The pommel disk Surajvanshi (sun-burst) design is of Suryavansh origin. Suryavansh are of the Rajput dynasties and link their lineage to ‘Surya’ who is the Sun God. Suryavansha is mentioned in classical Indian texts like the Ramayana and Mahabharata.

The hilt and its design do vary based on locality. And the pursuit of linking design to a location is very difficult since there was a lot of importing, taking inspiration from other designs, and exporting. Though designs are often linked with regions and who owned them, we can narrow the hilt down to two types: One with a knuckle guard and one without. The other differences and detailing only really offers minute changes. The function itself stays the same. Whereas the knuckle guard is the only real changing factor as with it the hand is protected, whereas, without it, it is not. The other determining factor on how to identify a sword other than the handle is the style of blade. The blade is what changes the ‘Tulwar’, to let’s say a Shamshir or Sirohi.

The Indian sword blade anatomy

There are 10 types of Indian blade: the khanda, patissa, sosun pattah, katti, kirach, sirohi, tegha, Tulwar and golia or shamshir. Below we will discuss the three most popular/main types.

The Khanda

The word khanda has its origins in the Sanskrit khaḍga(खडग), from a root khaṇḍ meaning “to break, divide, cut, destroy”. The khanda is one of the oldest forms of the Indian swords, dating back as early as the 2nd century A.D. Traditionally, Khande are large, heavy, have double-edged blades – which widen towards the tip. The weight of the Khanda allows for heavy cuts. Often, the blades are reinforced on a single edge. It was during the 17th century when basket hilts were developed and added to the Khanda to allow for better maneuvering and hand protection.

There is significant iconography of the Khanda within the religions of the world. In Dharmic religions, such as Hinduism, the Khanda is represented as wisdom cutting through veil of ignorance. Hindu and Buddhist deities are often shown wielding or holding khanda sword in 18th/19th-century art. For the Sikhs, the Khanda holds a high place, as it was the weapon of choice in the Amrit ceremony (often referred to as Khanda-Ki-Pahul (nectar of the double-edged sword) and welded by the likes of Baba Deep Singh, the famous Sikh Saint-Soldier. Often the Patissa is linked with the Khanda as spine yelman tip edge ricasso they look very similar. The key difference is the width of the blade. The Patissa has a slimmer blade with a more triangular tip, whereas the Khanda is more rounded.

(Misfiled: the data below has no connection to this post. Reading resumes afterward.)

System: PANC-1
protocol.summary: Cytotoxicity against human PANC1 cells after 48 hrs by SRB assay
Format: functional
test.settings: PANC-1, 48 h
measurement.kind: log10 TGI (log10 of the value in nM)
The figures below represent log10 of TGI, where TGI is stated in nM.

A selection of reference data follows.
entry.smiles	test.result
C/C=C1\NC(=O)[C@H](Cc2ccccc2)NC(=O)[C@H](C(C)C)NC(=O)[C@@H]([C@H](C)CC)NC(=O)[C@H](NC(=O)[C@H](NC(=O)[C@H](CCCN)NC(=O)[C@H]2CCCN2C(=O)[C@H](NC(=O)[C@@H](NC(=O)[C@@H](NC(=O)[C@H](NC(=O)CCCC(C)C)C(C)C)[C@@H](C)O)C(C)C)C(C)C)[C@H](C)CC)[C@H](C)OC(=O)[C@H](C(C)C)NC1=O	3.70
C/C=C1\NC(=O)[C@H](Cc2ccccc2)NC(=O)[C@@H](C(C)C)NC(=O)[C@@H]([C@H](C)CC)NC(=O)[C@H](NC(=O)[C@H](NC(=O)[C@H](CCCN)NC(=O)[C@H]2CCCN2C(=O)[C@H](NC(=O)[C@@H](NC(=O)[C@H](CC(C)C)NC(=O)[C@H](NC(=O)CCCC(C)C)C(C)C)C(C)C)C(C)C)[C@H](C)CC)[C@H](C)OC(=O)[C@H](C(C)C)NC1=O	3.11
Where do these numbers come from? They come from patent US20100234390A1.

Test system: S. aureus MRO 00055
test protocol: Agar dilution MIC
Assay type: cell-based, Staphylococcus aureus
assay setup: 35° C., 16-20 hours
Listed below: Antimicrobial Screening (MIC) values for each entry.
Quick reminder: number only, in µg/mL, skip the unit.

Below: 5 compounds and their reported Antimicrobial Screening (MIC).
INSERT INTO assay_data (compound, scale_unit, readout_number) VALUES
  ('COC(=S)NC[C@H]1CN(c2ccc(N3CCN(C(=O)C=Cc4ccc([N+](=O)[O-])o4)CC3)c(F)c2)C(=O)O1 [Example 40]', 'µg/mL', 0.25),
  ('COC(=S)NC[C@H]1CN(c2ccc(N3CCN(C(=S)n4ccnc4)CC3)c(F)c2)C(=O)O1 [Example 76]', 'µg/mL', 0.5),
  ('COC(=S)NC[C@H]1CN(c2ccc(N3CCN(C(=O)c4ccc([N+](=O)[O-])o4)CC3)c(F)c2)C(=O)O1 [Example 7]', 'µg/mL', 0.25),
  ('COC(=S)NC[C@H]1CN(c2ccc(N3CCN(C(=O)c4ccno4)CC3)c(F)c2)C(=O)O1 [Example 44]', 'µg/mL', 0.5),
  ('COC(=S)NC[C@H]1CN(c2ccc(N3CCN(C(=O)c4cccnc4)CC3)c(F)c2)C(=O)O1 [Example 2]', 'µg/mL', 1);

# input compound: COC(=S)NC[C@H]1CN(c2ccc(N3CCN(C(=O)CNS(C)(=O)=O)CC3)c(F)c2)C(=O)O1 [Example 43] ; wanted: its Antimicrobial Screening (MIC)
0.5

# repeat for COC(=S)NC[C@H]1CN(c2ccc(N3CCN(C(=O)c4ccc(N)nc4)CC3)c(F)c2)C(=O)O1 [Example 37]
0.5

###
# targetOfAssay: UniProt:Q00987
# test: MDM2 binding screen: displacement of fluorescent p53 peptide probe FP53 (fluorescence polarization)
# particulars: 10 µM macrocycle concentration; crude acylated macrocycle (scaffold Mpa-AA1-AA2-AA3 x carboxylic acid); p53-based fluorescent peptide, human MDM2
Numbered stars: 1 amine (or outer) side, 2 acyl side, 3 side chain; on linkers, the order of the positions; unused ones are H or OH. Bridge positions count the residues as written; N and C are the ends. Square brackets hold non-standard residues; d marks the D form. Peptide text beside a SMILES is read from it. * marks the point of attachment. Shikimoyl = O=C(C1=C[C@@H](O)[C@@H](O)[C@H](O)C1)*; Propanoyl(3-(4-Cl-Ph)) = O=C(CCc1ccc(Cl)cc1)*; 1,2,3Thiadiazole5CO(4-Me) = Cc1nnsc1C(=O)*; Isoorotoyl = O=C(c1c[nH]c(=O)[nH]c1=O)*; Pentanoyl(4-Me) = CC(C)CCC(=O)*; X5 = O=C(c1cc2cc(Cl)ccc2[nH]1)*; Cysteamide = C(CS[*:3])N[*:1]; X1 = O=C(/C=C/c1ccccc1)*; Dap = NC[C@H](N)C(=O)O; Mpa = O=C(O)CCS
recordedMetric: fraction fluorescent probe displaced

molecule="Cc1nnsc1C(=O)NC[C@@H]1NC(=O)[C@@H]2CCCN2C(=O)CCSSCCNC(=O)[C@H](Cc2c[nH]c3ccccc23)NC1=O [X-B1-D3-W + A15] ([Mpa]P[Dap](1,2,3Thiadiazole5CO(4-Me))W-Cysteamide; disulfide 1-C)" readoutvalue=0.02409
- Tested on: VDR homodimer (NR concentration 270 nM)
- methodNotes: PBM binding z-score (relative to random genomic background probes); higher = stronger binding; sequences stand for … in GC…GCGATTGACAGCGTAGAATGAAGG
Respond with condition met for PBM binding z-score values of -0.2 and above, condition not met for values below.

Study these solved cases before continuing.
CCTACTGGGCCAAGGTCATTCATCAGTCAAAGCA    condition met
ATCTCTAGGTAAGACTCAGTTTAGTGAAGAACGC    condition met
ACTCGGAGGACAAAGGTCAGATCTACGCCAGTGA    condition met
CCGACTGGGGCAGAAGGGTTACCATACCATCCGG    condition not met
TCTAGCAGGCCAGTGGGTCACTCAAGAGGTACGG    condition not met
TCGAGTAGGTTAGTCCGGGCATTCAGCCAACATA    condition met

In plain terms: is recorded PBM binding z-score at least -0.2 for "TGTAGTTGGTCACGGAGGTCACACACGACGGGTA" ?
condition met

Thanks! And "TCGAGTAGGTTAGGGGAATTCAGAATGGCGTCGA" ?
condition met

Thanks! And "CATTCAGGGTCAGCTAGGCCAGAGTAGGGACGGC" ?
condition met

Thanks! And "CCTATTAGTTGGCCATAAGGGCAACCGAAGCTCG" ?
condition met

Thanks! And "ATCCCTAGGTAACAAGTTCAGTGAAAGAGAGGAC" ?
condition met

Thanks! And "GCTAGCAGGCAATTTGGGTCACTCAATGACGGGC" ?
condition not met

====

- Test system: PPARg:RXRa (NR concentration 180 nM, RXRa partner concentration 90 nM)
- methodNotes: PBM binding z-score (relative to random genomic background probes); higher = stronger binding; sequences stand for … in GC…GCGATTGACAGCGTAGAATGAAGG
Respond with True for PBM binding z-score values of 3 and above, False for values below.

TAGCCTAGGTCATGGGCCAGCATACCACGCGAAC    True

The Khanda

The Sirohi

Hendley attributes ‘Sirohi’ swords to the state of Sirohi, a southern state famous for creating swords of a high standard. He says “Rajputana, Rajasthan, or the land of the Rajputs, the sons of kings, should produce, and does produce, everything necessary for carrying on the art of war. Sirohi [southern Rajasthan], the small state in which is stated Mount Abu, the Mons Capitalium of Pliny, had been famed since the days of Herodotus [5th century BC] for its sword blades, and at the Jeypore Exhibition it retained its ancient reputation by carrying off the first prize for arms. This small state of the Deora Rajpurs supplies blades and spear points to all Rajputana, but every court employs its own armourers, some of whom have attained fame beyond their homes.” Pant however describes the Sirohi based on the blades architecture, which is slim and slightly curved, and of a very hard temper. Pant also states that this type of sword was favoured by the Rajputs.

The Sirohi


The blade is of a shamshir (Persian: شمشیر (type, which refers to a Persian or Iranian sword with a radical curve. The name is derived from the shamshīr, which means “lion’s claw or lions tale” in the Persian language – pointing towards the curve of the blade. These types of blades are normally used for slashing unarmored opponents either on foot or mounted; while the tip could be used for thrusting. In India, the term ‘Goliya’ (meaning circle) was used to describe these types of blades; referring to its curve.

The Golia / Shamshir

Further/Suggested readings:
• The Indian Sword by P.S. Rawson
• Indian Arms and Armour by G.N. Pant
• Handbook of Indian and Oriental Arms and Armour by Egerton
• On Damascus Steel by Leo Figiel
• Arms and Armour: Traditional weapons of India by E Jaiwent Paul.
• Islamic Weapons: Moghbir to Mughal by Anthony C Tirri.